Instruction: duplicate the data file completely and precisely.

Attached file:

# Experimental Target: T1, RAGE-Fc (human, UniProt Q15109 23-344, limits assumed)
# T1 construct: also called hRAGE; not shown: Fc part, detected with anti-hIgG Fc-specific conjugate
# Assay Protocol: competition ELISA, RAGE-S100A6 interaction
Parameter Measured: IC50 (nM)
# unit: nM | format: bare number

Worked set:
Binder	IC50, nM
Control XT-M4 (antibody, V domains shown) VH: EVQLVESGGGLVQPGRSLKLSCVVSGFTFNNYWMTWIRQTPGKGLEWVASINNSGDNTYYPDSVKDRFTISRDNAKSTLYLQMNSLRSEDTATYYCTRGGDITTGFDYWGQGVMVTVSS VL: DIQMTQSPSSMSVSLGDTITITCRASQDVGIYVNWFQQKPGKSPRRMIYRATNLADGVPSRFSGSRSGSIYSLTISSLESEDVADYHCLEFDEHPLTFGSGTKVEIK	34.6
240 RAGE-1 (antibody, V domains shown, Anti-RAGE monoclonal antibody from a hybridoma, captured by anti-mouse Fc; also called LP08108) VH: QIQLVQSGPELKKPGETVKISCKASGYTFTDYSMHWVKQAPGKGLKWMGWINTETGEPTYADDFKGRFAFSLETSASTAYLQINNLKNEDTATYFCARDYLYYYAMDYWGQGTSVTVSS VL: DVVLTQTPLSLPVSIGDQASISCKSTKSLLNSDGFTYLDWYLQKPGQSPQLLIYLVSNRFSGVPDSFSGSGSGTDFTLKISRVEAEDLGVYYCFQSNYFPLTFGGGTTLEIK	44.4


# Experimental Target: T1, RAGE-Fc (human, UniProt Q15109 23-344, limits assumed)
# T1 construct: also called hRAGE; not shown: Fc part, detected with anti-hIgG Fc-specific conjugate
# Assay Protocol: competition ELISA, RAGE-S100A6 interaction
Parameter Measured: IC50 (nM)
# unit: nM | format: bare number

Worked set:
Binder	IC50, nM
Control XT-M4 (antibody, V domains shown) VH: EVQLVESGGGLVQPGRSLKLSCVVSGFTFNNYWMTWIRQTPGKGLEWVASINNSGDNTYYPDSVKDRFTISRDNAKSTLYLQMNSLRSEDTATYYCTRGGDITTGFDYWGQGVMVTVSS VL: DIQMTQSPSSMSVSLGDTITITCRASQDVGIYVNWFQQKPGKSPRRMIYRATNLADGVPSRFSGSRSGSIYSLTISSLESEDVADYHCLEFDEHPLTFGSGTKVEIK	34.6
240 RAGE-1 (antibody, V domains shown, Anti-RAGE monoclonal antibody from a hybridoma, captured by anti-mouse Fc; also called LP08108) VH: QIQLVQSGPELKKPGETVKISCKASGYTFTDYSMHWVKQAPGKGLKWMGWINTETGEPTYADDFKGRFAFSLETSASTAYLQINNLKNEDTATYFCARDYLYYYAMDYWGQGTSVTVSS VL: DVVLTQTPLSLPVSIGDQASISCKSTKSLLNSDGFTYLDWYLQKPGQSPQLLIYLVSNRFSGVPDSFSGSGSGTDFTLKISRVEAEDLGVYYCFQSNYFPLTFGGGTTLEIK	44.4